Trudeau’s Tofino trip and the age of manufactured outrage

"If it bleeds, it leads" is no longer the adage that applies when it comes to media deciding what's a major news story - it's whipping up anger that sells

Canada’s first National Day for Truth and Reconciliation wasn’t supposed to be about Justin Trudeau. But it ended up that way after Global News got a whiff of the fact the PM was flying to Tofino reportedly for some downtime with his family. 

The PM’s official itinerary showed he was scheduled to be in Ottawa. That would be changed to reflect his BC trip. But not before a Global camera showed up to capture the PM and his wife walking the beach near a rented “$18 million” house. And just like that, a scandal was born. These days, it doesn’t take much. Just look stateside. Republicans are already rewriting the January 6 insurrection as if it never happened.

In a Twitter thread, a former front-page editor with the Chicago Sun-Times recently offered how the mainstream media in the U.S. has “inadvertently” contributed to the rise of extremism and erosion of democracy south of the border by treating what should be minor controversies as scandals and real scandals as minor controversies. He offers the example of Hillary Clinton’s emails. Compared to George Bush’s lie about weapons of mass destruction to justify the war in Iraq, it was a minor scandal. But the former set the course for Donald Trump’s election victory – and the current political conflagration the U.S. finds itself. The latter was basically ignored.

A similar trend has been taking hold in Canuckistan where the country’s major daily newspapers and biggest networks are overwhelmingly owned and dominated by conservative voices, and where columnists, for example, have recently taken to normalizing the views of the People’s Party of Canada, which by most sober accounts has become a front and breeding ground for white nationalists, Islamophobes and anti-immigrant extremists. 

In today’s virtual reality, the news adage “if it bleeds, it leads,” no longer applies when it comes to media deciding what’s a major story and what’s not. Now it’s anything that whips up anger that sells. As we’re finding out with the revelations stateside about how Facebook messes with algorithms to promote certain publishers’ content over others, hate equals engagement equals clicks equals audience equals advertising money.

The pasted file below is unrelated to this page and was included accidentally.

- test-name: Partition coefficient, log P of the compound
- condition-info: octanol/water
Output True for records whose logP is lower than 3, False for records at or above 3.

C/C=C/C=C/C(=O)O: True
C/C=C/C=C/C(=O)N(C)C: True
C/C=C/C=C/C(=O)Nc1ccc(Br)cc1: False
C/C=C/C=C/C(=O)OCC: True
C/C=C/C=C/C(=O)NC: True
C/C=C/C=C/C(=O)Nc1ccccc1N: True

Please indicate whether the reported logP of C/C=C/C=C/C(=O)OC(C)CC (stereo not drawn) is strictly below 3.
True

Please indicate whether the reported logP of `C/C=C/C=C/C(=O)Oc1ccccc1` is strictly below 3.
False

Arguably, the results of last month’s federal elections suggest the fourth estate in Canada has some distance to go before we go the way of the United States and our democracy along with it. 

But we’re not far behind. For a while there during #elxn44 it looked like the Libs could be turfed for a decidedly anti-democratic notion – that an election was “unnecessary.” Since when is exercising the right to vote ever “unnecessary?”

In many ways, the so-called mainstream media covering our politics has been acting as the unofficial opposition since the Liberals took power and won a majority in 2015. 

Here, too, controversies have been whipped into scandals. From Jody Wilson-Raybould and SNC-Lavalin (check the record, the former minister has only alleged perceived political interference on the file), to the WE charity madness (it wasn’t just Lib MPs taking money for speaking engagements), to Canada’s relationship with “communist” China and Trudeau’s choice of costume in India, much has been lost in translation in the blur of headlines and breathless coverage of manufactured outrage. 

The National Post’s stable of Sun Media papers, for example, now often parrot – and thus legitimize – views found on social media platforms and propagated by online purveyors of extremism like Rebel Media, Canada Proud, True North and their ilk. The pandemic has brought right-wing media’s descent into alternate facts into sharper focus with the views of anti-masker and anti-vaxxer conspiracy theorists slowly creeping into their coverage. Is it any wonder then that trust in media is hovering close to single digits in public opinion – right down there these days with lawyers and politicians? 

When the PM showed up at the Calgary airport last month to welcome home the two Michaels from China, for example, there was more debate on social media over the fact Trudeau showed up at the airport to greet the Michaels with shirt sleeves rolled up than the quiet diplomacy that won their release. It’s not hard to imagine what the narrative might have been had the release occurred a few days earlier during the election. A setup, no doubt.